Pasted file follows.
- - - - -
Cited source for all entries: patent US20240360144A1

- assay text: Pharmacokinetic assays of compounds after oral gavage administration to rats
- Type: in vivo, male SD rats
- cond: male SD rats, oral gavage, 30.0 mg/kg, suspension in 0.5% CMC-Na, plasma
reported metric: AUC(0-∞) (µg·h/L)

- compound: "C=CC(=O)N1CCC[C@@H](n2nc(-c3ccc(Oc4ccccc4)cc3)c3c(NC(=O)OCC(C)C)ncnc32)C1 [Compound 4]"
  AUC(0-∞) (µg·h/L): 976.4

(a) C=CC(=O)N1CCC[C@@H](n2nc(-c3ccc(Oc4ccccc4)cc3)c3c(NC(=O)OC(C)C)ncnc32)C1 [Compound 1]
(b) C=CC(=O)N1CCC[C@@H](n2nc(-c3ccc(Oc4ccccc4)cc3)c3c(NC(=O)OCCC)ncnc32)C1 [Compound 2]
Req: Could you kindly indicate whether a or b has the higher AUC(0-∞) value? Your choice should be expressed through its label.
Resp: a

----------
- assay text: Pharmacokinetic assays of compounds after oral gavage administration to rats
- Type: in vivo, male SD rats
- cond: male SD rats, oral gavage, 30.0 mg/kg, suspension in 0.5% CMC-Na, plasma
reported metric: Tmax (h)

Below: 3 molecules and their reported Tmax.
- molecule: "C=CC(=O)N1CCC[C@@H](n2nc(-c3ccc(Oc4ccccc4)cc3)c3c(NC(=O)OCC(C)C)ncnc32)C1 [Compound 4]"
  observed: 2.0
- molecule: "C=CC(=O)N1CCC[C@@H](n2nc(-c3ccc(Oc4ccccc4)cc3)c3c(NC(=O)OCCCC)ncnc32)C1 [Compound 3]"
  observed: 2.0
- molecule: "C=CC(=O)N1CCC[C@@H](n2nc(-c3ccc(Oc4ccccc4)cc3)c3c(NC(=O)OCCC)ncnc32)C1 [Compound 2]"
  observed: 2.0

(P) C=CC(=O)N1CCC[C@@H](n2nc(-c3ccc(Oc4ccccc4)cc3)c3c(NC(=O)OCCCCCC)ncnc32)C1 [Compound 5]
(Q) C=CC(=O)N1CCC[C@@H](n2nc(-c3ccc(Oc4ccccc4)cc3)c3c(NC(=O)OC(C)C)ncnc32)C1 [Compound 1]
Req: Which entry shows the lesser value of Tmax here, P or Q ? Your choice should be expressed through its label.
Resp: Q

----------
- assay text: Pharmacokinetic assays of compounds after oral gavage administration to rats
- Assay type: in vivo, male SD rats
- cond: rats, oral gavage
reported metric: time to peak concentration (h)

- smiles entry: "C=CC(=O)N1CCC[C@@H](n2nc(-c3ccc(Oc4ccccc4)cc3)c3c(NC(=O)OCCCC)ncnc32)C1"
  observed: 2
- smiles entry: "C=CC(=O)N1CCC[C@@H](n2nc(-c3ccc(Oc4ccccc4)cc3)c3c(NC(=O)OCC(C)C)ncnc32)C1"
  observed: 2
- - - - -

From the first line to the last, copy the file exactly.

Cited source for all entries: patent US20240360144A1

- assay text: Pharmacokinetic assays of compounds after oral gavage administration to rats
- Type: in vivo, male SD rats
- cond: male SD rats, oral gavage, 30.0 mg/kg, suspension in 0.5% CMC-Na, plasma
reported metric: AUC(0-∞) (µg·h/L)

- compound: "C=CC(=O)N1CCC[C@@H](n2nc(-c3ccc(Oc4ccccc4)cc3)c3c(NC(=O)OCC(C)C)ncnc32)C1 [Compound 4]"
  AUC(0-∞) (µg·h/L): 976.4

(a) C=CC(=O)N1CCC[C@@H](n2nc(-c3ccc(Oc4ccccc4)cc3)c3c(NC(=O)OC(C)C)ncnc32)C1 [Compound 1]
(b) C=CC(=O)N1CCC[C@@H](n2nc(-c3ccc(Oc4ccccc4)cc3)c3c(NC(=O)OCCC)ncnc32)C1 [Compound 2]
Req: Could you kindly indicate whether a or b has the higher AUC(0-∞) value? Your choice should be expressed through its label.
Resp: a

----------
- assay text: Pharmacokinetic assays of compounds after oral gavage administration to rats
- Type: in vivo, male SD rats
- cond: male SD rats, oral gavage, 30.0 mg/kg, suspension in 0.5% CMC-Na, plasma
reported metric: Tmax (h)

Below: 3 molecules and their reported Tmax.
- molecule: "C=CC(=O)N1CCC[C@@H](n2nc(-c3ccc(Oc4ccccc4)cc3)c3c(NC(=O)OCC(C)C)ncnc32)C1 [Compound 4]"
  observed: 2.0
- molecule: "C=CC(=O)N1CCC[C@@H](n2nc(-c3ccc(Oc4ccccc4)cc3)c3c(NC(=O)OCCCC)ncnc32)C1 [Compound 3]"
  observed: 2.0
- molecule: "C=CC(=O)N1CCC[C@@H](n2nc(-c3ccc(Oc4ccccc4)cc3)c3c(NC(=O)OCCC)ncnc32)C1 [Compound 2]"
  observed: 2.0

(P) C=CC(=O)N1CCC[C@@H](n2nc(-c3ccc(Oc4ccccc4)cc3)c3c(NC(=O)OCCCCCC)ncnc32)C1 [Compound 5]
(Q) C=CC(=O)N1CCC[C@@H](n2nc(-c3ccc(Oc4ccccc4)cc3)c3c(NC(=O)OC(C)C)ncnc32)C1 [Compound 1]
Req: Which entry shows the lesser value of Tmax here, P or Q ? Your choice should be expressed through its label.
Resp: Q

----------
- assay text: Pharmacokinetic assays of compounds after oral gavage administration to rats
- Assay type: in vivo, male SD rats
- cond: rats, oral gavage
reported metric: time to peak concentration (h)

- smiles entry: "C=CC(=O)N1CCC[C@@H](n2nc(-c3ccc(Oc4ccccc4)cc3)c3c(NC(=O)OCCCC)ncnc32)C1"
  observed: 2
- smiles entry: "C=CC(=O)N1CCC[C@@H](n2nc(-c3ccc(Oc4ccccc4)cc3)c3c(NC(=O)OCC(C)C)ncnc32)C1"
  observed: 2